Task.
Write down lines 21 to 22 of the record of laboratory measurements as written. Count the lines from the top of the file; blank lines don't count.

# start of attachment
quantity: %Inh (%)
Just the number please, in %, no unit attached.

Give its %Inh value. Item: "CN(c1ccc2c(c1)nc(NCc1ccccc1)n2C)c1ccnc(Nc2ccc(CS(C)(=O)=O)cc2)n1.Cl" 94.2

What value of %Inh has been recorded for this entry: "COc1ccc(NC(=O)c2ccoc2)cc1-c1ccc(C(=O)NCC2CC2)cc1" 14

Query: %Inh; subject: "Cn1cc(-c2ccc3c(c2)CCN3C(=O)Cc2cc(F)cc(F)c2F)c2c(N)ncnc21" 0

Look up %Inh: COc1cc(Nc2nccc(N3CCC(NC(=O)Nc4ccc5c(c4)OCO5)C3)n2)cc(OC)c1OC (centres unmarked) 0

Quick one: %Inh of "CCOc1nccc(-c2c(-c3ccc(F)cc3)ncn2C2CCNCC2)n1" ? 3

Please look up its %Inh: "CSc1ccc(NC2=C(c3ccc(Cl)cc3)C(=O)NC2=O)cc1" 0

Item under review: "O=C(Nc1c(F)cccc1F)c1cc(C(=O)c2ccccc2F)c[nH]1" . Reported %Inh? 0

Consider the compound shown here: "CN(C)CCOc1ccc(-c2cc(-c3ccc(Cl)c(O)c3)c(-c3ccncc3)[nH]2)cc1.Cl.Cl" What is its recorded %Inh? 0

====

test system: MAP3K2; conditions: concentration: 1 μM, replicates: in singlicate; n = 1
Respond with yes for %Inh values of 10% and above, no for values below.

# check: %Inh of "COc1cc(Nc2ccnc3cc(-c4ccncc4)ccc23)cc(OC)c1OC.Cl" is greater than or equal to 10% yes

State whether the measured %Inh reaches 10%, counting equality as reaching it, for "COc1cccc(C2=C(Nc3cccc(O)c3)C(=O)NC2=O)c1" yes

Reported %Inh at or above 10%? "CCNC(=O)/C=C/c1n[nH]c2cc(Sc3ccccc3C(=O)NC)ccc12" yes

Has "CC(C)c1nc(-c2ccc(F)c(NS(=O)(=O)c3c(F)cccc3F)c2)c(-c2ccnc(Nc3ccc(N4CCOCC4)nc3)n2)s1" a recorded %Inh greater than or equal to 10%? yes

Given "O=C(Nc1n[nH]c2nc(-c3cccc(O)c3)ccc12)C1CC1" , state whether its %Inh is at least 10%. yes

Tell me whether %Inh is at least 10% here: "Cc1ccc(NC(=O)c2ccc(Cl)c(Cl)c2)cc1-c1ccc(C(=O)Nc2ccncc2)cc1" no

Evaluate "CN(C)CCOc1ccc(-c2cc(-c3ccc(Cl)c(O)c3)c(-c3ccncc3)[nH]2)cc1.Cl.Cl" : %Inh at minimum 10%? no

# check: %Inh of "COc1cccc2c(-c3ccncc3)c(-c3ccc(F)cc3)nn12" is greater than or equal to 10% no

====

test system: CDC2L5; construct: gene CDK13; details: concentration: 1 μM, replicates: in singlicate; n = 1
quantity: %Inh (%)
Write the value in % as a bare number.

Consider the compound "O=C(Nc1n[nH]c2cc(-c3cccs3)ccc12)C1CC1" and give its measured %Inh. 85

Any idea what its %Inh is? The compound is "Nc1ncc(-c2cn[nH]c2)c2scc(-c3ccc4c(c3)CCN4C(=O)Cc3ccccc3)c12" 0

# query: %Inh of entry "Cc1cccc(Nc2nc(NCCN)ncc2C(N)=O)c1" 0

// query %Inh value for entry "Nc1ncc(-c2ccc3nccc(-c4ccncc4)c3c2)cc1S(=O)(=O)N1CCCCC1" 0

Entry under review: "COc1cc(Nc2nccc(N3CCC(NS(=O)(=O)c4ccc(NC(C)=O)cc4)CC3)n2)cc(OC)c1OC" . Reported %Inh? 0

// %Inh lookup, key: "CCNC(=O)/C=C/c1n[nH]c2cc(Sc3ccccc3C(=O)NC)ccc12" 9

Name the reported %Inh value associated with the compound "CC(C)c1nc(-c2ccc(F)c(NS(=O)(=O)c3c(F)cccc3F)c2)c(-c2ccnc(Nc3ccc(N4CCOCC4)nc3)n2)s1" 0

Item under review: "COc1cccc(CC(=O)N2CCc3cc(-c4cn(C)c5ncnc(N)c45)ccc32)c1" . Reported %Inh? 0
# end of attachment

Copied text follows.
# check: %Inh of "COc1cccc2c(-c3ccncc3)c(-c3ccc(F)cc3)nn12" is greater than or equal to 10% no

====